October 29, 2007
You’ve stayed at a Marriott hotel, right? Any Marriott—Courtyard, Residence, whichever. Did you notice anything…well, weird, even bizarre, about the rooms, the lobby, the room service—anything?
Well then, what about the Philadelphia Eagles? They’ve had a few good seasons, sure, followed by some rough ones. Well, when you watch them, don’t they seem kind of…I don’t know exactly…but—different than other teams?
You’ve never noticed anything strange about them?
Well this one you must have picked up on: Brent Scowcroft, the first President Bush’s national security advisor, and an opponent of the war in Iraq. When you look back at his term in the White House, or you follow his views on foreign policy ever since, don’t you see kind of a weird pattern, a pattern that’s different from the other establishment wise men?
What? You don’t see anything out of whack about any of these organizations or people?
Then what worries people about the prospect that the next president might be Mitt Romney, a Mormon?
That’s what all these people have in common: the Marriott family, Philadelphia Eagles coach Andy Reid, and Brent Scowcroft and Mitt Romney. They’re all Mormons.
And they all run their enterprises in ways that appear indistinguishable from other hoteliers, football coaches and foreign policy advisors.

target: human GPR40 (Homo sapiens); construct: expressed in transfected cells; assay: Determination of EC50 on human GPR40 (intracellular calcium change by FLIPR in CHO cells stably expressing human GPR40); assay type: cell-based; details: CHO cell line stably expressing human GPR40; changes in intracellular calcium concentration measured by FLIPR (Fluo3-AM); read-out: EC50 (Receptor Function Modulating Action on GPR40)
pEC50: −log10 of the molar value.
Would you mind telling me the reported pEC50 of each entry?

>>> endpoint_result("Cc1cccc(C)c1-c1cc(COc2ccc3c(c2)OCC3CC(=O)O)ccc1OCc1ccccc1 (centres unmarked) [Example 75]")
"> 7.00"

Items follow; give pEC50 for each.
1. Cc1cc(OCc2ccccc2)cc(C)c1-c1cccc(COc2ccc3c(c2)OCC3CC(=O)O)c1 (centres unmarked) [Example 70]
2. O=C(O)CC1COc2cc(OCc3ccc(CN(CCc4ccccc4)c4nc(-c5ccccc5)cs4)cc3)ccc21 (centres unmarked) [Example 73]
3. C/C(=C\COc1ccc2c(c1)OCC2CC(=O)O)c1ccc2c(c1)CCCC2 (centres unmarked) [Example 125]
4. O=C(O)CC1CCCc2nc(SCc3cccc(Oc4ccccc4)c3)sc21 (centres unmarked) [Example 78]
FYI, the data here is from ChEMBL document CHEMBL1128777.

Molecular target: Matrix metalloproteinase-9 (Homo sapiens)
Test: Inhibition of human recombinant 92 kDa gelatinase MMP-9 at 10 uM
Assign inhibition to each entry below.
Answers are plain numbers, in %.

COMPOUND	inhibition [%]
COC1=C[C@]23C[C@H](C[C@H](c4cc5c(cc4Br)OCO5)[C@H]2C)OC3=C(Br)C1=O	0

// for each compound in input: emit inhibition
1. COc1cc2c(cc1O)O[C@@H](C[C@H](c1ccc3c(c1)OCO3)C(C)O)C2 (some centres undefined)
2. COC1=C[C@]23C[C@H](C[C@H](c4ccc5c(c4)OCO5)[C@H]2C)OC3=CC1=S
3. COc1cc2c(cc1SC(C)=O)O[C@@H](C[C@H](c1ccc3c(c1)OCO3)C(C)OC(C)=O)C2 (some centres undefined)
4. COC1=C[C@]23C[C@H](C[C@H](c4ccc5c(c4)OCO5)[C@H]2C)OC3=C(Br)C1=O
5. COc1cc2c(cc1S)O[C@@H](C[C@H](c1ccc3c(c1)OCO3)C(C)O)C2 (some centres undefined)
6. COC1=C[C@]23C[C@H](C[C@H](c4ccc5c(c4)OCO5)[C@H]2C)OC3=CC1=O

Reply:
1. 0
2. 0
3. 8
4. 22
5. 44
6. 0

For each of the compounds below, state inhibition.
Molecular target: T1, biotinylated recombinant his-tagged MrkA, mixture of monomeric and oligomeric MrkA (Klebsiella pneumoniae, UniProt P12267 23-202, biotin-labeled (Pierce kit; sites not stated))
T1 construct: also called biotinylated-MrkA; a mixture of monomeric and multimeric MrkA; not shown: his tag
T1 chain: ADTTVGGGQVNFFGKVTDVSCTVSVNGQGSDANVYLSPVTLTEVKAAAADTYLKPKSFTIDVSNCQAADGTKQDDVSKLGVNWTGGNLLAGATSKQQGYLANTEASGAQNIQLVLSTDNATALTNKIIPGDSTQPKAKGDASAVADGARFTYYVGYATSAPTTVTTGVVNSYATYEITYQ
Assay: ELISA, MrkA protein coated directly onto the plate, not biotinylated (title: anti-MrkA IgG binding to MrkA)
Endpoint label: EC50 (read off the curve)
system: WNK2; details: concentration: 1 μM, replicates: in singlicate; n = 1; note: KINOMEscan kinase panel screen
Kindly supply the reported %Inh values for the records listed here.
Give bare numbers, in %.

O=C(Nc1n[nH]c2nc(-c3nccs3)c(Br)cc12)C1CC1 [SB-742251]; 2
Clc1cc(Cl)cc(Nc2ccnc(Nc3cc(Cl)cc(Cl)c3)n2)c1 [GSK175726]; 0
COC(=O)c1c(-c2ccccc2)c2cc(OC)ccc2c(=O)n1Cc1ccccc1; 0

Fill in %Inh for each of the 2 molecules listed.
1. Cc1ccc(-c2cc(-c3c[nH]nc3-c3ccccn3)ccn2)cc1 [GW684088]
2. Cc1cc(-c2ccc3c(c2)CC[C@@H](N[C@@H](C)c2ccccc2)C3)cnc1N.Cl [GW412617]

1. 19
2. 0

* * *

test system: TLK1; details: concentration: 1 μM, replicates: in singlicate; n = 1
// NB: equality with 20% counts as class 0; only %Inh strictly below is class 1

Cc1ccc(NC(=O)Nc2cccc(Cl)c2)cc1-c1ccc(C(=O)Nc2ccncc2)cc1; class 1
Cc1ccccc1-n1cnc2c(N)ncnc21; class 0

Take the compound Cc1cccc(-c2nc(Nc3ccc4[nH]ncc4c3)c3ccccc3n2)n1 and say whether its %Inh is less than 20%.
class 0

So what is it about Mitt Romney being a Mormon that is making so many people—or anybody, for that matter? Why did 48% of registered voters interviewed in a Newsweek poll say that America is not ready to elect a Mormon president? Why did 25% tell the same poll that they would not vote for a Mormon for president? What are they worried about?
That isn’t a rhetorical question. I’m baffled.
A lot of commentators say Romney should give a speech like the one John F. Kennedy gave in 1960 to reassure Protestant ministers nervous about electing the first Catholic president.
But what would Romney reassure them of?
The ministers Kennedy spoke to had specific—although baseless—reservations about the prospect of a Catholic president. Seizing on the authority of the pope, they worried that Kennedy might be subject to orders from Rome. Kennedy set them straight. “Whatever issue may come before me as President,” he told the ministers, “on birth control, divorce, censorship, gambling or any other subject–I will make my decision in accordance…with what my conscience tells me to be the national interest, and without regard to outside religious pressures or dictates.”
What misconception could Romney correct? That he might push to legalize polygamy? That he might issue an executive order requiring everybody to work as hard and be as thrifty as so many Mormons? Or do Mormon religious beliefs strike other Christians as over the top? Does the Mormons’ founding narrative, that the Book of Mormon was translated from golden-looking plates that were buried near the founder’s house seem outlandish to adherents of a religion that believes that the Ten Commandments were written by God on stone and that Jesus died being crucified but was resurrected three days later?
So what’s the problem? Not for those who know the fine points of Mormon and mainstream Christian theology and believe they see doctrinal conflicts.
But for voters in general. For the 48% of registered voters think that America is not ready to elect a Mormon president. Or the 25% who said that they themselves would not vote for a Mormon? What are they worried about?
If you know, enlighten me.